On-boarding Tips and Tricks
Turnover is a huge concern for many HR professionals. One of the key steps an organization can take to reduce this during one’s first year is to develop an effective on-boarding program. Below are a few tips to get your started.
Have on-boarding start before day one and last beyond the first week. Preparing a new hire should begin before they walk into the building on day one and should be part of their first year. Regardless of their experience and expertise coming in, starting in a new role can be intimidating especially if the new position required relocation. Ensuring they are ready to start on their first day is critical and ensuring they continue to feel comfortable in the coming year is even more important to their success.
Develop experiences that will help them navigate the reality of the culture and the position. The proper set of experiences is a critical element of effective on-boarding. Finding the right balance of support during the first days and weeks is critical as an introduction; however it is important to look past the first few weeks and establish proper mentoring or coaching through some critical “firsts” for your employees. Many annual processes happen at the same time every year. If a new hire comes in right after the process has wrapped up for the current year, their first experience may be nine months from their hire date.
Avoid too much hand-handholding treatment up front. Employees need to acclimate into your culture. If you start with too much support up front that abruptly stops on day two, or 30, 90, or even 365 days later, employees may experience shock at the sharpness of that change and may be left unprepared to navigate without the support.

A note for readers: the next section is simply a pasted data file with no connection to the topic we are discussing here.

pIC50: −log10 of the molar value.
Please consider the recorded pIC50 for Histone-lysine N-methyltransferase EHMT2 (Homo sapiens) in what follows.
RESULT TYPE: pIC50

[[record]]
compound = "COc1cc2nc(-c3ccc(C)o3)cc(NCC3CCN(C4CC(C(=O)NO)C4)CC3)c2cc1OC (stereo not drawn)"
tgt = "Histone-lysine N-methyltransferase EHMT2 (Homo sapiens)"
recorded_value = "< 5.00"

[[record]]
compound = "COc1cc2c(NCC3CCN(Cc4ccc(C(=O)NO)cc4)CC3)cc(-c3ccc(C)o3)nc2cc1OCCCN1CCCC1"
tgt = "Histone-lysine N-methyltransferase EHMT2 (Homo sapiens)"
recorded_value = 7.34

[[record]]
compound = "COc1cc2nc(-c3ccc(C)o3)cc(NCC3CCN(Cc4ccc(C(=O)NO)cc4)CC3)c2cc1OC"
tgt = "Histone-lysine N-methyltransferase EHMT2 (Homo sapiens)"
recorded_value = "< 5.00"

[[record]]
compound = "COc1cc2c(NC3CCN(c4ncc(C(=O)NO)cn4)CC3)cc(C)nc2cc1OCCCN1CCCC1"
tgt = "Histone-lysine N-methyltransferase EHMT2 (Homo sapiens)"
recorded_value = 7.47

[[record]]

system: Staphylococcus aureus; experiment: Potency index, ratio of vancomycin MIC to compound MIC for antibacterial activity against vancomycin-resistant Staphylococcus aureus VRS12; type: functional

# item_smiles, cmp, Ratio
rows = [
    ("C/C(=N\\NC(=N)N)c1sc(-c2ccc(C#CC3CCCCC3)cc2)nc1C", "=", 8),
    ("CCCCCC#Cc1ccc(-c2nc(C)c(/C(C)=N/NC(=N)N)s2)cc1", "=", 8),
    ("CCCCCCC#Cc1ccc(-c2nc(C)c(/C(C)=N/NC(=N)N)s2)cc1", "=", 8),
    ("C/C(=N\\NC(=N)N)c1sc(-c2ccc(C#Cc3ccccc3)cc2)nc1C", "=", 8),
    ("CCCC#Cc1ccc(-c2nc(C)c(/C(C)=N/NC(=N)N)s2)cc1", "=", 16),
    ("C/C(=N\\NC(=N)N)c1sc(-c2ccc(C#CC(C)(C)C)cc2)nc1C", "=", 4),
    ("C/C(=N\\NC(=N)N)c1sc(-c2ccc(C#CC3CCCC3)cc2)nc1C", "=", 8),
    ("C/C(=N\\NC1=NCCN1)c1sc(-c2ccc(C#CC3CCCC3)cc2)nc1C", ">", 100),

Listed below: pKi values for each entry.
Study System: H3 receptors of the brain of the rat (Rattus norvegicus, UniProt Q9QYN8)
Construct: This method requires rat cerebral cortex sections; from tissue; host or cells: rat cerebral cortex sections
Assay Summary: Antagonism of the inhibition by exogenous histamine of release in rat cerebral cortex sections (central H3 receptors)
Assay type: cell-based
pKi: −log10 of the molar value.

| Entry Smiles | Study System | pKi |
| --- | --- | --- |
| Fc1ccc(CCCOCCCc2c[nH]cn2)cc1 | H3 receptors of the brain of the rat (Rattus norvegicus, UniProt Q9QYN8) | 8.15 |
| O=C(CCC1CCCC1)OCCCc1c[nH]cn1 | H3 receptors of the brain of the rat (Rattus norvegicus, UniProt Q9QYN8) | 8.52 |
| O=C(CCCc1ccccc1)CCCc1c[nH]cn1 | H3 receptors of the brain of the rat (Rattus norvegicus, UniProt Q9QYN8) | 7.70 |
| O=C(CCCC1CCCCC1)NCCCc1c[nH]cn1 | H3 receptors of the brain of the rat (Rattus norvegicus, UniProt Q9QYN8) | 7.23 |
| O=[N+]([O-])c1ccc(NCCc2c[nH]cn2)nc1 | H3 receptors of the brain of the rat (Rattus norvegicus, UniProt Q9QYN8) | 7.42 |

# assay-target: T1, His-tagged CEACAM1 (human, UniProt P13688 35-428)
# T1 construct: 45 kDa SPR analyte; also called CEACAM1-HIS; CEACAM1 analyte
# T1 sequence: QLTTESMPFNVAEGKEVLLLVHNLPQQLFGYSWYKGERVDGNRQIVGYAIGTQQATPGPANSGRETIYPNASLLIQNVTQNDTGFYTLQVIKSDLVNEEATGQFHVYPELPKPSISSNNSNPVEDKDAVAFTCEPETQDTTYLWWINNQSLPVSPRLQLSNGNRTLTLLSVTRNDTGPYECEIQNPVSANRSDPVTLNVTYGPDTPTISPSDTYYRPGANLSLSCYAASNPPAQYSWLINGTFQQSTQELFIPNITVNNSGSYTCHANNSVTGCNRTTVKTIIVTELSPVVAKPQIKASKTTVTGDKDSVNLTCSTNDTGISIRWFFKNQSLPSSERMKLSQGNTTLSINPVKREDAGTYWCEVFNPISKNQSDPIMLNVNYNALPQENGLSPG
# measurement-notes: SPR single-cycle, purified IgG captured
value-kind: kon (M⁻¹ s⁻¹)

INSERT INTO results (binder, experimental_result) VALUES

Carefully select a mentoring team and prepare them for their role of mentor. I have found that sometimes the mentor and mentee relationships have failed when only one mentor is chosen for the new hire. Sometimes personalities don’t align as well as planned even when the mentor has been fully prepared for their role. Introducing a new hire to a small group of mentors may provide a better success rate of finding a good match. Also a team allows you to provide your new hire with different levels of expertise.
Include networking opportunities into the process. This includes the personal network and the professional network. It is important to plan ways to introduce new hires to those within and outside of their work group. If you are hiring a large number of recent college grads, find ways to connect them outside of work. This can be done through the use of social media or planned events. Also, if you are relocating new hires, find ways to assist in acclimating them into the community.
What tips can you add? What stories can you share of effective and ineffective programs?
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